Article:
The wind section is traditionally known as the woodwind section even though not all the instruments are made of wood (for example the saxophone is made of metal). The woodwind section usually includes flutes, oboes, clarinets and bassoons. Saxophones are less commonly used in symphonic settings.
The phrases “double-” “triple-” and “quadruple-” woodwind are often used to mean that there are two three or four of each type of instrument. Typical lineups would be as follows (saxophones can be added to any of these):
2 flutes, 2 oboes, 2 clarinets, 2 bassoons*
2 flutes + piccolo, 2 oboes + English horn, 2 clarinets + bass clarinet, 2 bassoons + contrabassoon
3 flutes + piccolo, 3 oboes + English horn, 3 clarinets + bass clarinet, 3 bassoons + contrabassoon.
The standard woodwind section is made up of flutes, oboes clarinets and bassoons.
The sounds that woodwind instruments make fall into two main types: clear sounding (flute and clarinet) and slightly ‘reedy’ sounding (oboe and bassoon). These two main ‘colors’ work well in combination with each other but may also be used separately. Over the years composers have continually explored the many sound combinations achievable within the woodwind section.
The flute is perhaps the best known member of the woodwind family and flute solos are among the most magical moments in orchestral music. The flute’s pocket-sized relative, the piccolo, may be small but it’s brilliant tone can carry above the full might of the symphony orchestra. As well as being capable of extreme virtuosity the flute can create beautiful sustained melodies. It also blends perfectly with all instruments and spends much of its time providing background colour to foreground activity elsewhere in the orchestra.
The flute is the highest pitched instrument of the woodwind section. In Bach’s time, back in the 18th century, recorders were used in the orchestra but gradually the brighter tone and increased power of the ‘transverse flutes’ replaced the recorder. In the 19th century flute technique really took off with the invention of the Bohem System, which is the set of metal keys and pads that cover the surface of the flute and enable far more complicated music to be played than was previously thought possible.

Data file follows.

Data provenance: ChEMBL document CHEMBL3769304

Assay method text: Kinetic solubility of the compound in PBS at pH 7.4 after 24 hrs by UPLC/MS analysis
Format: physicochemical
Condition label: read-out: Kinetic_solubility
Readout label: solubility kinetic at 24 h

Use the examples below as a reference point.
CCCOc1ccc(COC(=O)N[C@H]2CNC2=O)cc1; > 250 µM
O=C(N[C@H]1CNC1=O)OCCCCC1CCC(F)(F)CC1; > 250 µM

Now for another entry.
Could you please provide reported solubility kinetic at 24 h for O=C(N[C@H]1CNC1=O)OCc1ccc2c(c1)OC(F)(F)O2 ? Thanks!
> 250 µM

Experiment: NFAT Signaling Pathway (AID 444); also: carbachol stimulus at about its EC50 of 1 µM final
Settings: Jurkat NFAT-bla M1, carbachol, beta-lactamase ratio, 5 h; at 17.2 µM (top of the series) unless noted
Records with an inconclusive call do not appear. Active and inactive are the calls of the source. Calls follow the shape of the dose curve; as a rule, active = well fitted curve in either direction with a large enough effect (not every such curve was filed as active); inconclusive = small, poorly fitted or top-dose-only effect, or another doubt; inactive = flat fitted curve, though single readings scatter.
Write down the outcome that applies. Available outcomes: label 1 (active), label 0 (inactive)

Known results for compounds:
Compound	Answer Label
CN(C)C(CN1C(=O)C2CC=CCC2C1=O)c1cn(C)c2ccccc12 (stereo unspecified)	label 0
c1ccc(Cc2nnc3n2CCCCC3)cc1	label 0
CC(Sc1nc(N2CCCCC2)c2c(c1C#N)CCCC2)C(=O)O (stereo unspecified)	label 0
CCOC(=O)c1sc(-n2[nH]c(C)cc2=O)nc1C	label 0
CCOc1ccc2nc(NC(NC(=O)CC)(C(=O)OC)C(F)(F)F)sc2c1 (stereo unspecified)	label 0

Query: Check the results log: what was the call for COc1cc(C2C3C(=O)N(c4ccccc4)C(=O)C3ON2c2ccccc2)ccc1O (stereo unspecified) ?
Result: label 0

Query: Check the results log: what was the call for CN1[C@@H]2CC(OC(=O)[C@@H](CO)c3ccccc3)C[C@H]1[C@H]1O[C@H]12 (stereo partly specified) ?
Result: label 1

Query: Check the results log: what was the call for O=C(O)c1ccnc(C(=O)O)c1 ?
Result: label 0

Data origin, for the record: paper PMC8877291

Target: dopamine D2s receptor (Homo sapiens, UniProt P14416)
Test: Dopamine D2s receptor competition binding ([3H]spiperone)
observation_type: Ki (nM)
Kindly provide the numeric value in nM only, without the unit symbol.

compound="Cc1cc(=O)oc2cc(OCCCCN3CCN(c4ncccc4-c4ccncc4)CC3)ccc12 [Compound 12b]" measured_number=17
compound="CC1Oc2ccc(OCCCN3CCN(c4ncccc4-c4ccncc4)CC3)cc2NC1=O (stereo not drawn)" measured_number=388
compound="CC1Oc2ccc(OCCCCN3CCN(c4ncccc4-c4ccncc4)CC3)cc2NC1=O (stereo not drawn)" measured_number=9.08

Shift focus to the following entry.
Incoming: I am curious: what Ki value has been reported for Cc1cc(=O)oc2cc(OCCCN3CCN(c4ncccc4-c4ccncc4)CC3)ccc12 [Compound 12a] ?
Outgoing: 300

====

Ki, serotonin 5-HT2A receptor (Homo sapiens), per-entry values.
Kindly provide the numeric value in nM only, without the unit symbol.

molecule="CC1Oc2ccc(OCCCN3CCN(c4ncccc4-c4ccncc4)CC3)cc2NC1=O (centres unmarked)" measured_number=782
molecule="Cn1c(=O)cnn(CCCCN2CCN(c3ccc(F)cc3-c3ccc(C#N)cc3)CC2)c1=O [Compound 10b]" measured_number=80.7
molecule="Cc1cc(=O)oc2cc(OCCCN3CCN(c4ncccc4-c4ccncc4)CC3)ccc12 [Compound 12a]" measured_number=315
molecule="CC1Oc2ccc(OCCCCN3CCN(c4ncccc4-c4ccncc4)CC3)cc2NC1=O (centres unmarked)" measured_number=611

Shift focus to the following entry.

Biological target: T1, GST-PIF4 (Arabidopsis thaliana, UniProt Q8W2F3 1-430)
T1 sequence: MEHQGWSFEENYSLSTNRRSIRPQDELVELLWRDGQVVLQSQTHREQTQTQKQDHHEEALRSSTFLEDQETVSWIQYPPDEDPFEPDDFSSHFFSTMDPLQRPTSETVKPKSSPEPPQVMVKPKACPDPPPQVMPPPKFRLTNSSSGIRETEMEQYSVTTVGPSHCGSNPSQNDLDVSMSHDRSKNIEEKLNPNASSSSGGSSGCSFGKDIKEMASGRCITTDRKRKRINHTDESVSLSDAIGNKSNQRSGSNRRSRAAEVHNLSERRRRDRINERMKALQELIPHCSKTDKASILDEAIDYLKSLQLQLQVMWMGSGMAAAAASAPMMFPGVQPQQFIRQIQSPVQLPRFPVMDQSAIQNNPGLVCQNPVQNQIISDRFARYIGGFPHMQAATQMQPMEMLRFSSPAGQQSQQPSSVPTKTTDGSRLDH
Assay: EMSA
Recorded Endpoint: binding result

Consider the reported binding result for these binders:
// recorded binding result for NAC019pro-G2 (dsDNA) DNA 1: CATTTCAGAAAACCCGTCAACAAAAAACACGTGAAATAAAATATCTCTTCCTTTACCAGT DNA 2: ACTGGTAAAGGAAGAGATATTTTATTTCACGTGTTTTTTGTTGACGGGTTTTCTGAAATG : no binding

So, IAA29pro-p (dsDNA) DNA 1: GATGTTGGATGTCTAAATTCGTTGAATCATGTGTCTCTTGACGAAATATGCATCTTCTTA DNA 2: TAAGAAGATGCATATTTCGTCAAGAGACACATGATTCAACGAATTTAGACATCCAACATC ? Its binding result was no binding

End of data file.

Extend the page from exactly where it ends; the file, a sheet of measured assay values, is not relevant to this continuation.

The oboe and its larger relative, the cor anglais both produce a beautiful, sweet, haunting sound. When used as solo instruments the sound is sometimes described as a ‘pastoral’ sound. This is because they are descended from the type of reed instruments that have been used in folk music and by shepherds the world over for thousands of years. Modern oboes blend superbly with all instruments of the orchestra and can also be surprisingly agile.
Clarinets are known for their smooth, creamy tone: warm and resonant low down, bright and clear up high. It’s plaintive, clear sound can be perfect for a romantic melody or when agitated for creating angular accented textures and effects. They can make a surprisingly loud sound or play incredibly softly. Clarinets are also associated with the sound of jazz and are perfect for producing the typically rhythmic, swooping, rippling sounds of traditional jazz and swing.
The saxophone is best known for its use in jazz and popular music. The instrument has many characters such as the smooth sounds that defined the Big Band dance music of the 1940s and a raunchy edge that helped turn the 70s track Baker Street in to global mega-hit. It is also widely used in orchestral music but even today, less so than the other members of the woodwind section.
The reluctance of many composers to wholeheartedly adopt the instrument is somewhat of a mystery given that the saxophone was invented as long ago as 1840: four years before Mendelssohn wrote his Violin Concerto and 25 years before the first production of Wagner’s Tristan and Isolde. When it is actually used in the orchestra, in pieces such as Ravel’s Bolero or Prokofiev’s Romeo and Juliet, the effect can be wonderful. It has the power to carry a solo line over large orchestral textures and like other reed instruments the sound when soft can be quite melancholy. Another benefit of its use is that in passages when all the woodwind section is playing chords together it adds a slightly harder and clearer outer shell to the sound.
The bassoon is the lowest sounding member of the woodwind family and is perhaps the most versatile. Its double reed gives it a rich, slightly buzzing quality in the lowest notes and a sweet nasal sound higher up. Bassoons can be extremely expressive as solo instruments and their warm vibrato enables them to sound remarkably human, a little like a resonant baritone singer. They are also great for creating punchy rhythmic lines and as bass instruments they help provide support for the whole orchestra.
*Oboe and bassoon will not be taught this year as we do not have either instrument at our school.